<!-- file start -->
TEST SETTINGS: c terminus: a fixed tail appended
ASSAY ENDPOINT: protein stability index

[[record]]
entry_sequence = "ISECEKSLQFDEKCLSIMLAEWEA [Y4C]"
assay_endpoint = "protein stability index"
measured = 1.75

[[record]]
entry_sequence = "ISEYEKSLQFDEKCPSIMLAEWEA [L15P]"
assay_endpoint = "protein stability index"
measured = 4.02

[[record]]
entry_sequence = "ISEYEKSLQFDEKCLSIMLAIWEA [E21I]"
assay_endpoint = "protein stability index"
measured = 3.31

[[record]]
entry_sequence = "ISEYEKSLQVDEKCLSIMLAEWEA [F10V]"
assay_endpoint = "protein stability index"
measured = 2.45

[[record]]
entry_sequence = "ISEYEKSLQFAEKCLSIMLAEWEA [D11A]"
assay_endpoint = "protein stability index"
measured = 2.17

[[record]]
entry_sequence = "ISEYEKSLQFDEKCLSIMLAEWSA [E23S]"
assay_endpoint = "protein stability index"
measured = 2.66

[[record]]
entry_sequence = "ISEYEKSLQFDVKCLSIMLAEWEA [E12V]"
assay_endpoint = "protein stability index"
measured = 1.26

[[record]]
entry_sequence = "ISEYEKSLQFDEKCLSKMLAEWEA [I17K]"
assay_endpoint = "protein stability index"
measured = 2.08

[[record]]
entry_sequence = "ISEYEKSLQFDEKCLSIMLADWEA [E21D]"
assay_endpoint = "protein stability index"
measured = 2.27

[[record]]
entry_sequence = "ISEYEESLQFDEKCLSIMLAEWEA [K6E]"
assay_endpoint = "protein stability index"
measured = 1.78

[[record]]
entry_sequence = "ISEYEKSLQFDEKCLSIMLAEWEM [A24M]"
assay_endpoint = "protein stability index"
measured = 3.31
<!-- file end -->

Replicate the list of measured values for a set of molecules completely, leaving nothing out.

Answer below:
TEST SETTINGS: c terminus: a fixed tail appended
ASSAY ENDPOINT: protein stability index

[[record]]
entry_sequence = "ISECEKSLQFDEKCLSIMLAEWEA [Y4C]"
assay_endpoint = "protein stability index"
measured = 1.75

[[record]]
entry_sequence = "ISEYEKSLQFDEKCPSIMLAEWEA [L15P]"
assay_endpoint = "protein stability index"
measured = 4.02

[[record]]
entry_sequence = "ISEYEKSLQFDEKCLSIMLAIWEA [E21I]"
assay_endpoint = "protein stability index"
measured = 3.31

[[record]]
entry_sequence = "ISEYEKSLQVDEKCLSIMLAEWEA [F10V]"
assay_endpoint = "protein stability index"
measured = 2.45

[[record]]
entry_sequence = "ISEYEKSLQFAEKCLSIMLAEWEA [D11A]"
assay_endpoint = "protein stability index"
measured = 2.17

[[record]]
entry_sequence = "ISEYEKSLQFDEKCLSIMLAEWSA [E23S]"
assay_endpoint = "protein stability index"
measured = 2.66

[[record]]
entry_sequence = "ISEYEKSLQFDVKCLSIMLAEWEA [E12V]"
assay_endpoint = "protein stability index"
measured = 1.26

[[record]]
entry_sequence = "ISEYEKSLQFDEKCLSKMLAEWEA [I17K]"
assay_endpoint = "protein stability index"
measured = 2.08

[[record]]
entry_sequence = "ISEYEKSLQFDEKCLSIMLADWEA [E21D]"
assay_endpoint = "protein stability index"
measured = 2.27

[[record]]
entry_sequence = "ISEYEESLQFDEKCLSIMLAEWEA [K6E]"
assay_endpoint = "protein stability index"
measured = 1.78

[[record]]
entry_sequence = "ISEYEKSLQFDEKCLSIMLAEWEM [A24M]"
assay_endpoint = "protein stability index"
measured = 3.31